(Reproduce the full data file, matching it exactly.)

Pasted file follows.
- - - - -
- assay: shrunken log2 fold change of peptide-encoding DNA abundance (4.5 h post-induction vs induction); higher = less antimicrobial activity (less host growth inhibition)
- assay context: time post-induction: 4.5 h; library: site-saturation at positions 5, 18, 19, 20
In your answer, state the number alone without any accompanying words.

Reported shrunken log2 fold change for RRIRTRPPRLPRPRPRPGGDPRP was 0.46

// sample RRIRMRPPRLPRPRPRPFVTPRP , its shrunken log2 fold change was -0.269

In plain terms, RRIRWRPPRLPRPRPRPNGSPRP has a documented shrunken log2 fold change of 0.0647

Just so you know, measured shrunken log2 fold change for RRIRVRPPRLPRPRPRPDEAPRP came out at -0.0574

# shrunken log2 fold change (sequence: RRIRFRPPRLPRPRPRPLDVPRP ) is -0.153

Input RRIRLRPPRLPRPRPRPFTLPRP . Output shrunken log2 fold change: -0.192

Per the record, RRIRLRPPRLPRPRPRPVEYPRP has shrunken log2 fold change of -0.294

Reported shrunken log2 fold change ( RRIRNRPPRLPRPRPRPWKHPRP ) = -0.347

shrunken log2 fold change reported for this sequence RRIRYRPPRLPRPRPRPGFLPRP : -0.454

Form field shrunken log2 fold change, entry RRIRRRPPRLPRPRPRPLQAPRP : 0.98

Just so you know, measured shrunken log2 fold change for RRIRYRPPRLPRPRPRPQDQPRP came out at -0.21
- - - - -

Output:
- assay: shrunken log2 fold change of peptide-encoding DNA abundance (4.5 h post-induction vs induction); higher = less antimicrobial activity (less host growth inhibition)
- assay context: time post-induction: 4.5 h; library: site-saturation at positions 5, 18, 19, 20
In your answer, state the number alone without any accompanying words.

Reported shrunken log2 fold change for RRIRTRPPRLPRPRPRPGGDPRP was 0.46

// sample RRIRMRPPRLPRPRPRPFVTPRP , its shrunken log2 fold change was -0.269

In plain terms, RRIRWRPPRLPRPRPRPNGSPRP has a documented shrunken log2 fold change of 0.0647

Just so you know, measured shrunken log2 fold change for RRIRVRPPRLPRPRPRPDEAPRP came out at -0.0574

# shrunken log2 fold change (sequence: RRIRFRPPRLPRPRPRPLDVPRP ) is -0.153

Input RRIRLRPPRLPRPRPRPFTLPRP . Output shrunken log2 fold change: -0.192

Per the record, RRIRLRPPRLPRPRPRPVEYPRP has shrunken log2 fold change of -0.294

Reported shrunken log2 fold change ( RRIRNRPPRLPRPRPRPWKHPRP ) = -0.347

shrunken log2 fold change reported for this sequence RRIRYRPPRLPRPRPRPGFLPRP : -0.454

Form field shrunken log2 fold change, entry RRIRRRPPRLPRPRPRPLQAPRP : 0.98

Just so you know, measured shrunken log2 fold change for RRIRYRPPRLPRPRPRPQDQPRP came out at -0.21